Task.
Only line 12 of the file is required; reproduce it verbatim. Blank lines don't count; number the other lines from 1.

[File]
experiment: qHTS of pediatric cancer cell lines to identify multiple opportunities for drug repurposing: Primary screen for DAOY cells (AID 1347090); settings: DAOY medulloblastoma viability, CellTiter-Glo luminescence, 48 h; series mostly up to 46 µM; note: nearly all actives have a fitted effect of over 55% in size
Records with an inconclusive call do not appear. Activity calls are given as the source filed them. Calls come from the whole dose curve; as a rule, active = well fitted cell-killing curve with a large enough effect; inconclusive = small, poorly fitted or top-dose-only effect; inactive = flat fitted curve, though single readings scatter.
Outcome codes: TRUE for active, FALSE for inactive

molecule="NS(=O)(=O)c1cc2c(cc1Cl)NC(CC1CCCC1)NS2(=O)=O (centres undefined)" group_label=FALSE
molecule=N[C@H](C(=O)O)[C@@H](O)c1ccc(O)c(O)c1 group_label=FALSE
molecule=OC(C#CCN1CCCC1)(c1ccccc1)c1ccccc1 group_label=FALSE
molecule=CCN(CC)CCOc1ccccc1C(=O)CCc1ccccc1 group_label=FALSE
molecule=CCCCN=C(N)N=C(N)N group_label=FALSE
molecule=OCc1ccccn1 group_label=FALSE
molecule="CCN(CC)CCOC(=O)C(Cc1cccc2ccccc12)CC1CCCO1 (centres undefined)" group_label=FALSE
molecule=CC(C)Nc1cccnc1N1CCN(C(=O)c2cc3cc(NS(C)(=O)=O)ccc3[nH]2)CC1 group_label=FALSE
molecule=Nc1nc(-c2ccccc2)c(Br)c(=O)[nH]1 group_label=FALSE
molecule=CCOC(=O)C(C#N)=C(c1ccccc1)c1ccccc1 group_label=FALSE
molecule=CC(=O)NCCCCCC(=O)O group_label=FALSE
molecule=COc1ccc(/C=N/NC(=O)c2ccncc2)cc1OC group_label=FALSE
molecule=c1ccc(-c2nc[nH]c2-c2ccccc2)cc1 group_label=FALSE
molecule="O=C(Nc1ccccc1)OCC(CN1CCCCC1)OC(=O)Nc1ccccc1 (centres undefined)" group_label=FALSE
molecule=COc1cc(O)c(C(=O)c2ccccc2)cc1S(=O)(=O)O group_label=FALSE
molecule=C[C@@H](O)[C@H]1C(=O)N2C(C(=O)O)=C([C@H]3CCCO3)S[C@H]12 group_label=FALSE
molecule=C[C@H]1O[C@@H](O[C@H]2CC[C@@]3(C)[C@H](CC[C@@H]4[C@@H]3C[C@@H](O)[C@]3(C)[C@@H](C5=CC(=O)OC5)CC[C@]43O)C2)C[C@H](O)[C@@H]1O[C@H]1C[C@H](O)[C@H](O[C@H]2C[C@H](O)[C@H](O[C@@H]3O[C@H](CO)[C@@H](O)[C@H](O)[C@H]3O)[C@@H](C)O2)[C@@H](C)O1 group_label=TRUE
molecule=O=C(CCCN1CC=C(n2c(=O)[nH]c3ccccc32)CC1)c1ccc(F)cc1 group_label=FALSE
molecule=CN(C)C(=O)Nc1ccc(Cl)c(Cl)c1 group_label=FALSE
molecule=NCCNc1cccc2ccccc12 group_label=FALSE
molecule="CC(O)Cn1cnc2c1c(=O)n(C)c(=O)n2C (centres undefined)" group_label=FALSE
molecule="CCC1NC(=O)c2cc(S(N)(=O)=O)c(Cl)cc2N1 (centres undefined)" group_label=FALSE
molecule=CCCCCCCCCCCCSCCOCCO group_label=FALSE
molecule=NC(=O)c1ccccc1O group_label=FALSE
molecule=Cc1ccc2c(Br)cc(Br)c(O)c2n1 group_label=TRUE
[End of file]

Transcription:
molecule=Nc1nc(-c2ccccc2)c(Br)c(=O)[nH]1 group_label=FALSE